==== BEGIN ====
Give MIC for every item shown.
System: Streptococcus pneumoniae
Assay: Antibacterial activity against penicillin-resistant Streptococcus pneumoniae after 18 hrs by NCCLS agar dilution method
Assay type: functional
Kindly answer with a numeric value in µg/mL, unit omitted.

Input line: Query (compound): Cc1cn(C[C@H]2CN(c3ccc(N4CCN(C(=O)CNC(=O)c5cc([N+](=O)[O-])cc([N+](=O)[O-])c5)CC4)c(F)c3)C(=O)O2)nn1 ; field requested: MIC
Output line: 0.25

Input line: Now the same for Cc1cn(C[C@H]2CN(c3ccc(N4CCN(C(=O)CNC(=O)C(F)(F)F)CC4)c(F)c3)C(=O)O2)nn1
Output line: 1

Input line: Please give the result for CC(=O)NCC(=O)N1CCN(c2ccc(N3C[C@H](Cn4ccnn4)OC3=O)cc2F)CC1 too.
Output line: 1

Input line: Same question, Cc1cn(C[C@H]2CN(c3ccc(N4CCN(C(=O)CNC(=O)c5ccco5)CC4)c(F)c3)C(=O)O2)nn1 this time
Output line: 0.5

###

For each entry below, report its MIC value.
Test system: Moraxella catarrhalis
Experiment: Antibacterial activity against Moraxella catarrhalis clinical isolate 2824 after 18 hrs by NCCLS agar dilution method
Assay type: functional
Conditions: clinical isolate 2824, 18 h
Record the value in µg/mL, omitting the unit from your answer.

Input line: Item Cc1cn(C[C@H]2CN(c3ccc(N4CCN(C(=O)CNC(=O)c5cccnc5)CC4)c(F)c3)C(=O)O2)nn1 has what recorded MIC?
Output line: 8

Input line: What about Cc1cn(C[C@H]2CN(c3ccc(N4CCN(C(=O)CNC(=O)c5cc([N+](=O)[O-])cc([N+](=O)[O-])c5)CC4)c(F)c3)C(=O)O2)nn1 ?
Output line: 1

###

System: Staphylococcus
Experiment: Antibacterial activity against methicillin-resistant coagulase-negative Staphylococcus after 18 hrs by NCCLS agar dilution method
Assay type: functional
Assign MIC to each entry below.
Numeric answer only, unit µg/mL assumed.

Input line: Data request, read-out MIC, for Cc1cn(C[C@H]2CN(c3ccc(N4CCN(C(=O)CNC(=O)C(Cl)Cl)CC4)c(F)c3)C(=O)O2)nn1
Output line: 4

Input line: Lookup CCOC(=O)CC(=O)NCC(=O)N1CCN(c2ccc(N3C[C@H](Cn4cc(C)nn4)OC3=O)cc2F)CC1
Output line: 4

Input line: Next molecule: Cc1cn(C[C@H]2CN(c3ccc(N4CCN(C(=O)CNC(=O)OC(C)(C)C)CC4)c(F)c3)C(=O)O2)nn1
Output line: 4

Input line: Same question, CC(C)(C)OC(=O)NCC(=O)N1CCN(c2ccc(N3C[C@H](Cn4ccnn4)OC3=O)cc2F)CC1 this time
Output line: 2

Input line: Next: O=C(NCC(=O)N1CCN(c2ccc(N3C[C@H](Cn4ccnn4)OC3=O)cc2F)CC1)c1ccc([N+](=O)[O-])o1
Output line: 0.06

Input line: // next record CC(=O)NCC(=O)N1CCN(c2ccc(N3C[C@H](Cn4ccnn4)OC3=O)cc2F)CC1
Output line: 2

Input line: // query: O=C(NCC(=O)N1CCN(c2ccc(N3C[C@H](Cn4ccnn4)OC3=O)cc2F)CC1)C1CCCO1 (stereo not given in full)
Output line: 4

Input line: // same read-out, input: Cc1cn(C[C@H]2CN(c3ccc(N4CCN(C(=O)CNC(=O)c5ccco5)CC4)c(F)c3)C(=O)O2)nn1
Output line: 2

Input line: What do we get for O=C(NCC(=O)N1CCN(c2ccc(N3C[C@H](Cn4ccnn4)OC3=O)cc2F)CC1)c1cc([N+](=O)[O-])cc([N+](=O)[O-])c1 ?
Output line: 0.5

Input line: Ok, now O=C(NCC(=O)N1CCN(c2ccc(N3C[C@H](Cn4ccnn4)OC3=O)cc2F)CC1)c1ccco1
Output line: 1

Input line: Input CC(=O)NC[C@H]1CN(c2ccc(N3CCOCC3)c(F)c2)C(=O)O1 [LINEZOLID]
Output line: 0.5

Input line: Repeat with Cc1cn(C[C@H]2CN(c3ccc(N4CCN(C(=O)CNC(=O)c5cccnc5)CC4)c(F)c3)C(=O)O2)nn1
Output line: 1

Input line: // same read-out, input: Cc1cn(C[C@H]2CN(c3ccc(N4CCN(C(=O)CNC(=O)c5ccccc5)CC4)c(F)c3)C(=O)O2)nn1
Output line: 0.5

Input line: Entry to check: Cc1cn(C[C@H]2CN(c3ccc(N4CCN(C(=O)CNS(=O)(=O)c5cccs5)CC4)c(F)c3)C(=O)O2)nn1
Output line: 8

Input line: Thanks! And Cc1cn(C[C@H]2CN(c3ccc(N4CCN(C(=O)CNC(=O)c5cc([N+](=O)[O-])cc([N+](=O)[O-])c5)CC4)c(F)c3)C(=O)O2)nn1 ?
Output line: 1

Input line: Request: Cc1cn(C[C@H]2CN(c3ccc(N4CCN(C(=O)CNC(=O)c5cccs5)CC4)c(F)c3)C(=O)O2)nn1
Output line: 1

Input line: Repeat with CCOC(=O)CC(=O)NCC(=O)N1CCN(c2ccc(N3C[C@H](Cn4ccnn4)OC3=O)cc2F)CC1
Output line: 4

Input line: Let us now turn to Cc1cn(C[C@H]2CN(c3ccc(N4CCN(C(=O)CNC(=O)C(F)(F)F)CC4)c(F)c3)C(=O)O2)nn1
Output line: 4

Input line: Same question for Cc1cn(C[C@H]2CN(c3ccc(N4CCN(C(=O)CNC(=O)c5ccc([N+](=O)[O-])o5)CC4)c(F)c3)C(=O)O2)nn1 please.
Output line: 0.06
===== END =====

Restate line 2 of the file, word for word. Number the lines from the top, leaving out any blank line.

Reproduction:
System: Streptococcus pneumoniae